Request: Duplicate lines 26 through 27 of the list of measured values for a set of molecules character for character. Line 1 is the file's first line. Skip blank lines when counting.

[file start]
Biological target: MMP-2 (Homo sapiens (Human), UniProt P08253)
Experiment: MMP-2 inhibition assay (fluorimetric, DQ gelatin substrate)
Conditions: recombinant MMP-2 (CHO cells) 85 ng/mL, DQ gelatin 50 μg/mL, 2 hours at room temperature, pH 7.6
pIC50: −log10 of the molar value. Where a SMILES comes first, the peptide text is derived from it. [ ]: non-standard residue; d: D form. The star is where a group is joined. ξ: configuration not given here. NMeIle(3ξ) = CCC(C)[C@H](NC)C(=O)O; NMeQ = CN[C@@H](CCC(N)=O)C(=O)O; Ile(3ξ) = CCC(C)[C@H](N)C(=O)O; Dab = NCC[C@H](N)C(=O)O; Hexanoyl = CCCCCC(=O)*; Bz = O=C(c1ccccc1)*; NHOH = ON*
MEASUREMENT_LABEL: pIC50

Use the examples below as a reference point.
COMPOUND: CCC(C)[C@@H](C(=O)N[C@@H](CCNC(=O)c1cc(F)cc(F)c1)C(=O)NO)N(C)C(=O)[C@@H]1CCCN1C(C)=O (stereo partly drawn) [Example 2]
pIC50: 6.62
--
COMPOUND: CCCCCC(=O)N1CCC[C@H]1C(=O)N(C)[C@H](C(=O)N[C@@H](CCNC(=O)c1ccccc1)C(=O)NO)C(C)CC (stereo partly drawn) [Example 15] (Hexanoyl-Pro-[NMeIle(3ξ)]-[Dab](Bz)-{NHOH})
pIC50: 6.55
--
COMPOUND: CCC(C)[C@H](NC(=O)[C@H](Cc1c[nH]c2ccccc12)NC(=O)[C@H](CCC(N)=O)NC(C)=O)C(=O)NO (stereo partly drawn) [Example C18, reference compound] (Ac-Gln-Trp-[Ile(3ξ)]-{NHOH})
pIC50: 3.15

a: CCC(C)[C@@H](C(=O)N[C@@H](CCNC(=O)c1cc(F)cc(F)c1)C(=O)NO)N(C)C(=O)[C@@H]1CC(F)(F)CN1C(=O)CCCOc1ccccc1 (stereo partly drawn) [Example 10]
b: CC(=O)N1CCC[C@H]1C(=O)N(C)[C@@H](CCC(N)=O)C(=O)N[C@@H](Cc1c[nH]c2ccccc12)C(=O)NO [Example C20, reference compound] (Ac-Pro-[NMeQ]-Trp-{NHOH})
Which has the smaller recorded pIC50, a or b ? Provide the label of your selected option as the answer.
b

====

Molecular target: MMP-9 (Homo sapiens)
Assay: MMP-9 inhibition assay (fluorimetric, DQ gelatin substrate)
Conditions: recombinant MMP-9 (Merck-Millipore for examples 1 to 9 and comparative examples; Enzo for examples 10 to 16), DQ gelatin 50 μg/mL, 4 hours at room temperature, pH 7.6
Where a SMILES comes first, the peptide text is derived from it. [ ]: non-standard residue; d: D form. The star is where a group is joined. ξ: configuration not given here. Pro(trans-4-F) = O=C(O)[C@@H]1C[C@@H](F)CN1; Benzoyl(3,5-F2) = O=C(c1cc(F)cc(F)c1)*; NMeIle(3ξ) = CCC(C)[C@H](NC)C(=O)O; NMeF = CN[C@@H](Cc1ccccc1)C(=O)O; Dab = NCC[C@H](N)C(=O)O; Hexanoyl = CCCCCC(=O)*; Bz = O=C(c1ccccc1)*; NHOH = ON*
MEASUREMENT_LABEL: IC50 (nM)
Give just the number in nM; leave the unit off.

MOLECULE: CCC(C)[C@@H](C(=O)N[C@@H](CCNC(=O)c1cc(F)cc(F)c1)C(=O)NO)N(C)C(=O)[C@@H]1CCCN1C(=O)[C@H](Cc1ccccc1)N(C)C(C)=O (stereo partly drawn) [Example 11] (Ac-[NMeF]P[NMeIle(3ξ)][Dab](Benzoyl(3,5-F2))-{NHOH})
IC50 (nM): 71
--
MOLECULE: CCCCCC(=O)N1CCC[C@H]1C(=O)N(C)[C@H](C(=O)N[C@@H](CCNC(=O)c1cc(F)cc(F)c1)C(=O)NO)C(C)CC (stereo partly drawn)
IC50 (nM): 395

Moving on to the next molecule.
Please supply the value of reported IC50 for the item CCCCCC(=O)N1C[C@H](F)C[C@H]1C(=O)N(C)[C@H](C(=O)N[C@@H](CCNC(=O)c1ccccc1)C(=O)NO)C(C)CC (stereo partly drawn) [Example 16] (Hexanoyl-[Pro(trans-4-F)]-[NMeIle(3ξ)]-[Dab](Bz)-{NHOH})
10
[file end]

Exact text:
MOLECULE: CCC(C)[C@@H](C(=O)N[C@@H](CCNC(=O)c1cc(F)cc(F)c1)C(=O)NO)N(C)C(=O)[C@@H]1CCCN1C(=O)[C@H](Cc1ccccc1)N(C)C(C)=O (stereo partly drawn) [Example 11] (Ac-[NMeF]P[NMeIle(3ξ)][Dab](Benzoyl(3,5-F2))-{NHOH})
IC50 (nM): 71